DECLI'NE, verb intransitive [Latin to lean.]
1. To lean downward; as, the head declines towards the earth.
2. To lean from a right line; to deviate; in a literal sense.
3. To lean or deviate from rectitude, in a moral sense; to leave the path of truth or justice, or the course prescribed.
Yet do I not decline from thy testimonies. Psalms 119:157.
4. To fall; to tend or draw towards the close; as, the day declines.
5. To avoid or shun; to refuse; not to comply; not to do; as, he declined to take any part in the concern.
6. To fall; to fail; to sink; to decay; to be impaired; to tend to a less perfect state; as, the vigor of youth declines in age; health declines; virtue declines; religion declines; national credit and prosperity decline under a corrupt administration.
7. To sink; to diminish; to fall in value; as, the prices of land and goods decline at the close of a war.
DECLI'NE, verb transitive
1. To bend downward; to bring down.
In melancholy deep, with head declined.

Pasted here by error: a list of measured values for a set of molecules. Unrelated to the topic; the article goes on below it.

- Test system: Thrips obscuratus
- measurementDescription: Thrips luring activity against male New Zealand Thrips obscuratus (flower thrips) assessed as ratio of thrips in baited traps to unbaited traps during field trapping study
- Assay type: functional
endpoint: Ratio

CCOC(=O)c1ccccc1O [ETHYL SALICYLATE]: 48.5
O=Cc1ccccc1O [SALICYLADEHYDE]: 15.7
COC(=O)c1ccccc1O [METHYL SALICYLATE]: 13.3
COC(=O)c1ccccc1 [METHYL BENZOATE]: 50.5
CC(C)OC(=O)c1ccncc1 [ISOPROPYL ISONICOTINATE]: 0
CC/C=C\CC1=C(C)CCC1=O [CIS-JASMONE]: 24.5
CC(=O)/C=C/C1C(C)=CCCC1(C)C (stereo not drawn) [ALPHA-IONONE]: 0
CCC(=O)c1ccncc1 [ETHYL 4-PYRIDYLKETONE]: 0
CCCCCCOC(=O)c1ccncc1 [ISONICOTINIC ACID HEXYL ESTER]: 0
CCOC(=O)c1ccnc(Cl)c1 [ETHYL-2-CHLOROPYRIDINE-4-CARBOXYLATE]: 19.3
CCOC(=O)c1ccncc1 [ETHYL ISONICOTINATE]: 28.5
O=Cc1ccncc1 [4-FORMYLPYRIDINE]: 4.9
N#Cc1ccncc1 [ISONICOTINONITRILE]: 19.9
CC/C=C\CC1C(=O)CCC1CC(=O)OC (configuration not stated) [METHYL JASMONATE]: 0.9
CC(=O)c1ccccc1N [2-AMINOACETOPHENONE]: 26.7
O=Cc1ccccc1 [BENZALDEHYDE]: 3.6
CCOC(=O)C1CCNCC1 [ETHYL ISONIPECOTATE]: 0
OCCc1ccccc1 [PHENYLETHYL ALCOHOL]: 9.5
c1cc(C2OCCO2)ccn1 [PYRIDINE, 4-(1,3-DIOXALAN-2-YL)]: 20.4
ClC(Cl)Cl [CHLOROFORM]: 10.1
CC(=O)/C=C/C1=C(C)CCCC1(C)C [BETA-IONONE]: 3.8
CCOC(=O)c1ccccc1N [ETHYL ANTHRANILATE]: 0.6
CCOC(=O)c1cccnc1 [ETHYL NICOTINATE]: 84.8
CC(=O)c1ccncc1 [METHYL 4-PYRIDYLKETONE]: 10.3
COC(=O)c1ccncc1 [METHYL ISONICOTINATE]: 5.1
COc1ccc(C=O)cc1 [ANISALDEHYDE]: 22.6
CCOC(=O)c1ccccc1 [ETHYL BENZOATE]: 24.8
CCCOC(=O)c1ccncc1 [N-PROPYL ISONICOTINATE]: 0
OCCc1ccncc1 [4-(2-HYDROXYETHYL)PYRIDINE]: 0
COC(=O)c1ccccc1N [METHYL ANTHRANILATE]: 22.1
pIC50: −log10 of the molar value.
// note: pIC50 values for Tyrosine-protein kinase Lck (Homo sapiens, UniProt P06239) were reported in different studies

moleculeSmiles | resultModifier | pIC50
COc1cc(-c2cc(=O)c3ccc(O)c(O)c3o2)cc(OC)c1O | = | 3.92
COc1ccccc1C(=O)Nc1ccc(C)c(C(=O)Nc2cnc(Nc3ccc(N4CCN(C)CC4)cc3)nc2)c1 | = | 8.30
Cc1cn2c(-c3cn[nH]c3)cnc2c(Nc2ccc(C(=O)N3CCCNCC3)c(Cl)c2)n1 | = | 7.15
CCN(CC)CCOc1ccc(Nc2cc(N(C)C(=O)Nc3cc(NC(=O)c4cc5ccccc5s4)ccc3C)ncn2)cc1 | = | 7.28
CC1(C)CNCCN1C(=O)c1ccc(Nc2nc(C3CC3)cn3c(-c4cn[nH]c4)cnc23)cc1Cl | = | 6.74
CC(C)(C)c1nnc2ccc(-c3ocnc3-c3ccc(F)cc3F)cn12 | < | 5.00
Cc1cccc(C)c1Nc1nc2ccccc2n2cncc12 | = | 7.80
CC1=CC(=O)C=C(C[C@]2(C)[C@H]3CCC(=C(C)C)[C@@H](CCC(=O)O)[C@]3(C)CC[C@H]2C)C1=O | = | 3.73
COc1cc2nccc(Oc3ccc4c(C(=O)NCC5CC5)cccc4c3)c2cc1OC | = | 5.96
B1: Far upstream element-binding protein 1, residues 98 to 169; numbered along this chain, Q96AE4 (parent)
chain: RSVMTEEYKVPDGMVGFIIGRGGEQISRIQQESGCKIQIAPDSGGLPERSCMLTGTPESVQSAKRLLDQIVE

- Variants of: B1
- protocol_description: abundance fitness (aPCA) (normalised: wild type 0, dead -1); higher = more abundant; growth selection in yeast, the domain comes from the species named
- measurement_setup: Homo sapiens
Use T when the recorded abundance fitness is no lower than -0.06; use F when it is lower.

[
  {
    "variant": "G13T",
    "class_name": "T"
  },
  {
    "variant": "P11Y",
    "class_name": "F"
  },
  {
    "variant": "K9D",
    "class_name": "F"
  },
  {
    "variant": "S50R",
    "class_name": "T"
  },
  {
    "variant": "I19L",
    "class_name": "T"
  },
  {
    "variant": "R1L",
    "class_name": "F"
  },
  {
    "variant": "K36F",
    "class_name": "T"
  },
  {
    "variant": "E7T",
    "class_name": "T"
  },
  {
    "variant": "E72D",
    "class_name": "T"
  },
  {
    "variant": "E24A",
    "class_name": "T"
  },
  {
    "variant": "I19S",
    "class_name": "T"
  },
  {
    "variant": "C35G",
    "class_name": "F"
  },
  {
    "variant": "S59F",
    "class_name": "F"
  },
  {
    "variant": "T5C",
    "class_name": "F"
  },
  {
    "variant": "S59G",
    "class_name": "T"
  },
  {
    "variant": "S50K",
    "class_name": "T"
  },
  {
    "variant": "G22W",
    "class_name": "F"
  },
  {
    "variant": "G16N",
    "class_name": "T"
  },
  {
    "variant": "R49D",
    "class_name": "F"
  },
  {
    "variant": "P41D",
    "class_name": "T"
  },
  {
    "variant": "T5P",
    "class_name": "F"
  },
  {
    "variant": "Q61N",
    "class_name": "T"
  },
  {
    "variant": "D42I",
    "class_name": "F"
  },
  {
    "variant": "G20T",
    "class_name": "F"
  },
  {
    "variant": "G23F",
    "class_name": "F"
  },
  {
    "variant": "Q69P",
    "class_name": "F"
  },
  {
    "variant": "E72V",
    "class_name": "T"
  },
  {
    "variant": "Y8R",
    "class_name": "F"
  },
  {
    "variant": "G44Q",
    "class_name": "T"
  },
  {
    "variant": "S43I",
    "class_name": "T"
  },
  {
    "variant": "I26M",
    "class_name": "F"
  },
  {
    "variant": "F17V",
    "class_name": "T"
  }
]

2. To bend to one side; to move from a fixed point or right line.
3. To shun or avoid; to refuse; not to engage in; to be cautious not to do or interfere; not to accept or comply with; as, he declined the contest; he declined the offer; he declined the business or pursuit.
4. To inflect; to change the termination of a word, for forming the oblique cases; as, Dominus, Domini, Domino, Dominum, Domine.
DECLI'NE, noun Literally, a leaning from; hence, a falling off; a tendency to a worse state; diminution or decay; deterioration; as the decline of life; the decline of strength; the decline of virtue and religion; the decline of revenues; the decline of agriculture, commerce or manufactures; the decline of learning.